What it takes to secure a big international retailer

  • Opinion
  • December 11, 2015
  • Paul Keane
What it takes to secure a big international retailer

Kiwi Income Property securing H&M was a major retail statement at Sylvia Park in Auckland and another indicator that international retail companies are taking New Zealand seriously as a potential venue for retail sales and ultimate profit. 

First off, a bouquet to Kiwi. Those of us who may have been in the industry for a while will understand the time it takes to secure a key tenant for a retail environment. International tenants take just that much longer. They are hardnosed and want to do a deal that betters the previous one wherever that may have been. Kiwi had to not only get the tenant but convince them that Sylvia Park was the right location.

When international retailers are approached to come to NZ, their traditional first comment is “Not really, the country isn’t big enough”. Probably a fair comment, as the H&M stores are all in the top London and regional locations in Britain and Europe.

However, from a NZ perspective, Auckland is the right place and Sylvia Park has no true department store so H&M are an outstanding anchor and new to NZ. This is a double whammy great outcome. Imagine what it will do to the asset value of Sylvia Park and to the trading results of all other retailers in the centre. To think some commentators said this shopping centre wouldn’t work 10 years ago!

What attracts international retailers to NZ

So what has actually driven international retailers to take the plunge down under? There is now Top Shop; David Jones: Tiffany; and now H&M who have planted or are going to plant a retail seed in NZ. It’s more than just our population, as local consumers will not sustain these respective new retailers. It’s about the number of tourists heading our way and the additional increase in cruise ships, together with the publicity this country receives from around the globe. There is of course the population growth in Auckland which simply cements the exposure to these outlets. Further we have been predicting for a while that more retailers will reach our shores from abroad. We are further convinced that we haven’t seen the end of them and more are on their way.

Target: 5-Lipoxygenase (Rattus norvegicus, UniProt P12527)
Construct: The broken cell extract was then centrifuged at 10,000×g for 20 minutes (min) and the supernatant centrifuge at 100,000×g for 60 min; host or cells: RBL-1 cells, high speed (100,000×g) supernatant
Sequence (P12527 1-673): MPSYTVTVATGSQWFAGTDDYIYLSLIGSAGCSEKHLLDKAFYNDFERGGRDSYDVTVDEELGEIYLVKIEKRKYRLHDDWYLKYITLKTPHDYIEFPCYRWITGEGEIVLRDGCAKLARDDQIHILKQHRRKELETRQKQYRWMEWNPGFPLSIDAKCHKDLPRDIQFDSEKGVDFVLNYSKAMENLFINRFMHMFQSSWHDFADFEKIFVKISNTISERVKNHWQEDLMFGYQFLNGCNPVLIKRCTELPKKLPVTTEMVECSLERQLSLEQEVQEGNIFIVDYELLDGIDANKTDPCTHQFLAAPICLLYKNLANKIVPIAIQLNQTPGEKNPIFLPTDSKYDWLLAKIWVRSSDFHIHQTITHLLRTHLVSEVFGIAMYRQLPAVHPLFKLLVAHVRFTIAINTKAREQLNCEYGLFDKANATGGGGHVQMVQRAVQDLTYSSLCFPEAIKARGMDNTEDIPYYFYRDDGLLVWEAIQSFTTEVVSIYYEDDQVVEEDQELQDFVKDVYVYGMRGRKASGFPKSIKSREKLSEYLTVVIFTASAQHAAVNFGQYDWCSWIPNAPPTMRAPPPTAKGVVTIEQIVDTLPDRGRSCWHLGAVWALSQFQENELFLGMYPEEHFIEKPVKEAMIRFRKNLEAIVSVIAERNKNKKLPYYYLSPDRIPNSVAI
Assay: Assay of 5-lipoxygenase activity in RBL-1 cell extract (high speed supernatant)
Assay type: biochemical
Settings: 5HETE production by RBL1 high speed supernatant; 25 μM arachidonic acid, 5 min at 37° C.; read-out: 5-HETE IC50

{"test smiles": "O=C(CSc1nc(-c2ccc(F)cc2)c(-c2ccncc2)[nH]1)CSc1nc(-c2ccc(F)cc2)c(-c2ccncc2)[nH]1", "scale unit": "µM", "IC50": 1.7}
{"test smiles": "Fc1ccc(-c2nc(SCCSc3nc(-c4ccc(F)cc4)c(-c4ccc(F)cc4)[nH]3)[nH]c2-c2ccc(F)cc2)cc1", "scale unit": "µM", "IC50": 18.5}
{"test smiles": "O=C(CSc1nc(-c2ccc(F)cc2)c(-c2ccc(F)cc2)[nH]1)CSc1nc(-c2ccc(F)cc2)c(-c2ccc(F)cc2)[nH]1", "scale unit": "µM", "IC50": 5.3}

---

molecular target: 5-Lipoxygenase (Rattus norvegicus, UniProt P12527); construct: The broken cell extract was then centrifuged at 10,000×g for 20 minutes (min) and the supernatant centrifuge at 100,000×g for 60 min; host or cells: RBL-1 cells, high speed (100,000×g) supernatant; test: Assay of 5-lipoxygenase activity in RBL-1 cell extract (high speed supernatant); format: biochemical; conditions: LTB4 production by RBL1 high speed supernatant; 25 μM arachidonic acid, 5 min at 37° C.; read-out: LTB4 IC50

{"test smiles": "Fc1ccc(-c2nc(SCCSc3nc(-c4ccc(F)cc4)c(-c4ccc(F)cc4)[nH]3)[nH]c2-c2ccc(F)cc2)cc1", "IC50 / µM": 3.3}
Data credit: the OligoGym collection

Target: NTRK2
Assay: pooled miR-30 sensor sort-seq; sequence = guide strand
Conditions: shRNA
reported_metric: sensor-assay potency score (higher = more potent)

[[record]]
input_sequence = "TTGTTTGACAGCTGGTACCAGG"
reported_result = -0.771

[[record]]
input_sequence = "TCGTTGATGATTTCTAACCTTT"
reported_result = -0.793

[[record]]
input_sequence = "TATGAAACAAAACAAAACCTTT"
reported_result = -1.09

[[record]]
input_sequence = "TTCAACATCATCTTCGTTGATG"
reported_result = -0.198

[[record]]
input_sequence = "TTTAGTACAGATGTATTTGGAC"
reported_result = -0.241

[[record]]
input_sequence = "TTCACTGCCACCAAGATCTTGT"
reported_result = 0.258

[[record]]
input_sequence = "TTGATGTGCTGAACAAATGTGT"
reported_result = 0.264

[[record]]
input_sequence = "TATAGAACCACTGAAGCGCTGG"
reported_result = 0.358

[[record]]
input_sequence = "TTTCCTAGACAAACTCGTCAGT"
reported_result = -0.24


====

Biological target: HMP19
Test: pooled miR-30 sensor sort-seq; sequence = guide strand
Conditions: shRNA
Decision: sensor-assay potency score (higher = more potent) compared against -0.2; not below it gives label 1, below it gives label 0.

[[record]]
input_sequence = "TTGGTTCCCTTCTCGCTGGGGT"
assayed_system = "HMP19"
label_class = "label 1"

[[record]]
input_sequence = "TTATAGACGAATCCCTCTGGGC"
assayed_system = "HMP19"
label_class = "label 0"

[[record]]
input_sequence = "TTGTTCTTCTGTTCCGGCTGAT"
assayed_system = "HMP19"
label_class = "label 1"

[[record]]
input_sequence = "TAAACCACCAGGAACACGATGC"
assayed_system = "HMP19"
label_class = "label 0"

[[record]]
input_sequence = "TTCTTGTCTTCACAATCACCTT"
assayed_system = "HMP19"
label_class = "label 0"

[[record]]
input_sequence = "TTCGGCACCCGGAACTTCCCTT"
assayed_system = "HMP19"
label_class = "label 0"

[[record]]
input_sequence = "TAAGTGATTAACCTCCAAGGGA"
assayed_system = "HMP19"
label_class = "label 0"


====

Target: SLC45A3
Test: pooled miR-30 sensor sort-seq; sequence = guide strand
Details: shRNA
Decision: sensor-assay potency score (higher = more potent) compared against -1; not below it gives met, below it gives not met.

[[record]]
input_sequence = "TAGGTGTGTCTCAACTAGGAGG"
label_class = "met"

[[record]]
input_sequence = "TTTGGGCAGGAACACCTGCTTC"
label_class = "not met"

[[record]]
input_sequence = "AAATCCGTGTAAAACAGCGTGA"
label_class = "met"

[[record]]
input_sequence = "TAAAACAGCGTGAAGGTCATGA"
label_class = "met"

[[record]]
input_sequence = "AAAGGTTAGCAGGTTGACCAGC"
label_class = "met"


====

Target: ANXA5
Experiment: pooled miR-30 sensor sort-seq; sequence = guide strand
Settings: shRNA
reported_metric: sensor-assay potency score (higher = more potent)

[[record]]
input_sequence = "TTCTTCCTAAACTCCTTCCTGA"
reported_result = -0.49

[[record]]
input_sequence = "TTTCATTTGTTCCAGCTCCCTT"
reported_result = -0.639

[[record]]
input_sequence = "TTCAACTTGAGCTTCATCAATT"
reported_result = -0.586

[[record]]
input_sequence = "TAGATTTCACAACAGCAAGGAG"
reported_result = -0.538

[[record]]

When the first ships arrived in NZ, at the turn of the last century, the passengers had undertaken an arduous journey across the seas. They bought with them new ideas. The ideas included the development of land for the growing of vegetables, principally by Chinese immigrants. Others from Britain bought their trading skills, and the Irish bought their farming and land skills. Over time, through international exposure we understood and developed shopping centres enabling all retailers to gather in one place. In 2015/16 we will see the fruits of the pioneering by our forebears, and the skills they deployed, realised, with the arrival of these new international retailers.

However, it is one thing to achieve new retailer entries like Kiwi have achieved, the goal is to retain them, and to add to the cluster.

 Paul Keane is a registered property professional and has vast experience in New Zealand’s commercial property industries. He provides retail and property consultancy including development management to many New Zealand property owners, developers and city councils. 

This post originally appeared on RCG's blog.

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